Since I began studying photography several years ago, I’ve noticed that people tend to associate the discipline with a very traditional definition. We imagine beautiful landscapes created with technical perfection on the latest DSLR. But in reality, the process behind making a beautiful image is fascinatingly varied from photographer to photographer. To demonstrate that, I asked four female photographers about what goes on behind the scenes in their creative process to find out what kinds of tools they use and why they are drawn to these tools in particular.
Photo in banner image by Kim Turner-Smith
Alison Scarpulla’s enigmatic imagery moves flawlessly between beautiful captures of the mundane and intentional scenes of women in nature.
“I have always been a minimalist with my gear. I like keeping it simple because when I over complicate I miss the natural moment.
“My Nikon F100 with Tamron 28-75mm f/2.8 lens is my new baby. It took me years to pick out something I felt comfortable shooting with. The F100 is an incredible tool that I would recommend to anyone shooting film. A multiple exposure function is a must have for me.
“I prefer working with a lens that has macro to landscape functions so I can shoot in all situations.
“I’ve called the Minolta Maxxum 50 my “secret weapon”. You can get a full set up camera + lens for under $40. It’s got a lot of useful functions like multiple exposure but is really simple to use. A great beginner camera. I’ve been shooting with it for 8 years.
“The LCA has been my go to range-finder for a decade now. I have gone through 6 of them – dropping some in the ocean and breaking others on concrete. The lens on these things (especially the Russian made minolta ones) will really surprise you.”
I’ve been a firm believer from the start that your gear does not define you as a photographer, your vision does.
So, this is where it gets really out there: Kayla’s work is made with a process that most have never heard of and will probably never witness. Yet when you see the final product, you sense the difference in tone, in texture, and an unnameable quality becomes part of the image. For these images, she’s started with a plain sheet of heavy-weighted paper, painted a chemical mixture onto the paper that’s sensitive to light, and then exposed a large negative directly on top of the paper by placing it in a small box with intense UV light. The chemical mixture often involves a little knowledge of chemistry and a laundry list of heavy metals whose names are a headache to remember.
“Ok so the gear. There’s Harriet, my badass blacked out Hasselblad 501c medium format camera system. The lens on her is a normal 80mm. She’s been mine for about 6 months, but I’ve already put close to 30 rolls of film through her. She’s a working girl. Before we came together, I borrowed Hasselblads and before that was in a committed relationship with a Rolleiflex. But that’s on hold for a bit.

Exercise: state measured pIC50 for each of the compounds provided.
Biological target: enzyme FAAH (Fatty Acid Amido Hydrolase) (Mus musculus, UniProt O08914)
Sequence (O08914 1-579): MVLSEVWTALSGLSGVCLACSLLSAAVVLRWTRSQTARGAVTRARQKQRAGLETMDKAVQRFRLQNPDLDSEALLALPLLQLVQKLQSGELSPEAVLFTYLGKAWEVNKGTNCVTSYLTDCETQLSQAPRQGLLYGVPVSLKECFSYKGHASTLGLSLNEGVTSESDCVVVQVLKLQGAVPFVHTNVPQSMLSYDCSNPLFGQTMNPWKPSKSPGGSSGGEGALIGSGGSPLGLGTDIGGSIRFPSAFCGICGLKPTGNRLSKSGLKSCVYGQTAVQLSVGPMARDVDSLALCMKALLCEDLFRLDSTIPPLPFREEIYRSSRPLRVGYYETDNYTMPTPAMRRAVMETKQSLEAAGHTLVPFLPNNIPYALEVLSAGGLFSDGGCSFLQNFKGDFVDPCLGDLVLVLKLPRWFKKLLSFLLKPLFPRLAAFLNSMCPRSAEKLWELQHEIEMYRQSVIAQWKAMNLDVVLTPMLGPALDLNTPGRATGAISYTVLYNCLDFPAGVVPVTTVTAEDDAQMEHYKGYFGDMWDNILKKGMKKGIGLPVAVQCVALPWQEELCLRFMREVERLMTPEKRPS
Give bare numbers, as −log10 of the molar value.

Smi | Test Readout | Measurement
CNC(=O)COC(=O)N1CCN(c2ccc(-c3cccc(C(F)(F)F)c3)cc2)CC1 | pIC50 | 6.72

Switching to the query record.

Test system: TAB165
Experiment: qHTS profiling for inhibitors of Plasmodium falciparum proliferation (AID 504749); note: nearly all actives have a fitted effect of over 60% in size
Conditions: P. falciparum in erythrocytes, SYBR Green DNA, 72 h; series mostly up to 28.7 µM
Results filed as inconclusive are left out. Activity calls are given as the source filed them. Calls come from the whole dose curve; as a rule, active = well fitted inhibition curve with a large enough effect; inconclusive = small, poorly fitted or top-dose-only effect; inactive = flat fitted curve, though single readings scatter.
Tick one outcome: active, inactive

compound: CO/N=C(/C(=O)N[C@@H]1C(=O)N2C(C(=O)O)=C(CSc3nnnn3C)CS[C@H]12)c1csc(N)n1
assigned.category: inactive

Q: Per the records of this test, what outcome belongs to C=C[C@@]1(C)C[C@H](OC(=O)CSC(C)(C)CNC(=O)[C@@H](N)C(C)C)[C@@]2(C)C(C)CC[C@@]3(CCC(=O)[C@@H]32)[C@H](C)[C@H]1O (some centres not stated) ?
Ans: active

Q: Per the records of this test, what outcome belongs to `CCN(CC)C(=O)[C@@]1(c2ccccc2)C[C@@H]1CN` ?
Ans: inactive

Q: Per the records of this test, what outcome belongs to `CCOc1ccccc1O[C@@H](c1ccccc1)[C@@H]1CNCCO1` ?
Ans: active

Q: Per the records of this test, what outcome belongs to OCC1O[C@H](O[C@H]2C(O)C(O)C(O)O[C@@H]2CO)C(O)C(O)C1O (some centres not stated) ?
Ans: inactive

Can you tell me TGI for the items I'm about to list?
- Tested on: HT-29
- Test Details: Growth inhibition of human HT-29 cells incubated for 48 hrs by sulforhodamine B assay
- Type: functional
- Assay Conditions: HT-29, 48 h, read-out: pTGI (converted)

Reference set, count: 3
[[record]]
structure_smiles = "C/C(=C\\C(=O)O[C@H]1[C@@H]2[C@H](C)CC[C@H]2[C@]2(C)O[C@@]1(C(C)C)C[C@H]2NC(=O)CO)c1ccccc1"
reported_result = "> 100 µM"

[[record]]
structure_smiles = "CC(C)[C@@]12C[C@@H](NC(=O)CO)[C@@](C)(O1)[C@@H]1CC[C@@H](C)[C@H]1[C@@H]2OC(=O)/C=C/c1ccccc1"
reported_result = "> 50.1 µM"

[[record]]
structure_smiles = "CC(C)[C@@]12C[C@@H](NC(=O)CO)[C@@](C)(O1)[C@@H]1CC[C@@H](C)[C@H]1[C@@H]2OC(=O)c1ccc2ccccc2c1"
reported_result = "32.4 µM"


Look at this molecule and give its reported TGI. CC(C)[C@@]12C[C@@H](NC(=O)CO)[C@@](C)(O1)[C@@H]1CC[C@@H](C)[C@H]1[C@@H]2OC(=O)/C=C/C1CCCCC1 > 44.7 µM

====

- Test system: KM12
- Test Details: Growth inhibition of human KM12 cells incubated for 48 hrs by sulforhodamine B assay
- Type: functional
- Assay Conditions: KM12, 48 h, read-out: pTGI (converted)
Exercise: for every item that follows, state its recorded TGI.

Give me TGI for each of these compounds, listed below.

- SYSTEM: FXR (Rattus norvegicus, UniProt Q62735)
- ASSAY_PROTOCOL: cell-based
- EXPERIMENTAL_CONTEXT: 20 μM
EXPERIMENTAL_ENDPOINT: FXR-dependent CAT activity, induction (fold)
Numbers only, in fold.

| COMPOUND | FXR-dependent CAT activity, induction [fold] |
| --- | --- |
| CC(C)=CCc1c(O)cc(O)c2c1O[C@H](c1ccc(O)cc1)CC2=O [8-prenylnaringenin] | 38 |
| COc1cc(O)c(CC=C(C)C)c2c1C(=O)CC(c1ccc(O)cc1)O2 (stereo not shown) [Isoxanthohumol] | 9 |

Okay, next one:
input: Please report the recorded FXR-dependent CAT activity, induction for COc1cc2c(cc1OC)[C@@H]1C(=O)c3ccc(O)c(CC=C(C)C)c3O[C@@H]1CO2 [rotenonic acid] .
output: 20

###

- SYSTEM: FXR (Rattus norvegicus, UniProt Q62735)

“That silver tube to the right is a 250mm lens, I’ve come to appreciate a little telephoto action and the 250 has become a staple in my creative seeing. The other silver thing (with the screen) is my light meter. I love my light meter! Film is an absolute MUST. I try and carry a variety of ISO – 160, 400, 800 – usually I shoot Kodak Portra, but I’m not opposed to shooting Fuji or whatever. A lot of people give me film and usually it’s expired! I really enjoy instant film too… who doesn’t… and recently acquired that Fuji Instax Wide gem on the right. So fun.”
Chris’ work, like Kayla’s, incorporates heavy use of photographic processes that, over decades, have switched from commonly used to esoteric knowledge. Chris is among the few contemporary authorities on the subjects of experimental and alternative photography. A professor of photography herself, she’s published textbooks internationally on both subjects that are widely respected. Her space includes come along with the standard trappings: cameras, film, developing trays, and also heaps of various mixtures of heavy metals for achieving achingly beautiful images with antiquated processes.
Achieving achingly beautiful images with antiquated processes.
Dive into Chris Anderson’s portfolio site.
Kim’s striking (and varied) work is a demonstration of what happens when you reframe your perspective on what a mistake is in an image. Letting go of a certain amount of control over imagery, like Kim does, can be an exciting back and forth between failed experiments and unanticipated beauty.
“It’s a Polaroid Colorpack III. It takes peel apart pack film and I usually use Fuji FP-100C film. I love all of the unexpected things that can happen when using instant film and old cameras, inaccurate exposure, double exposure, light leaks, skewed color, etc. I sometimes buy expired film from eBay to push the chances of ‘mistakes’ occurring.”
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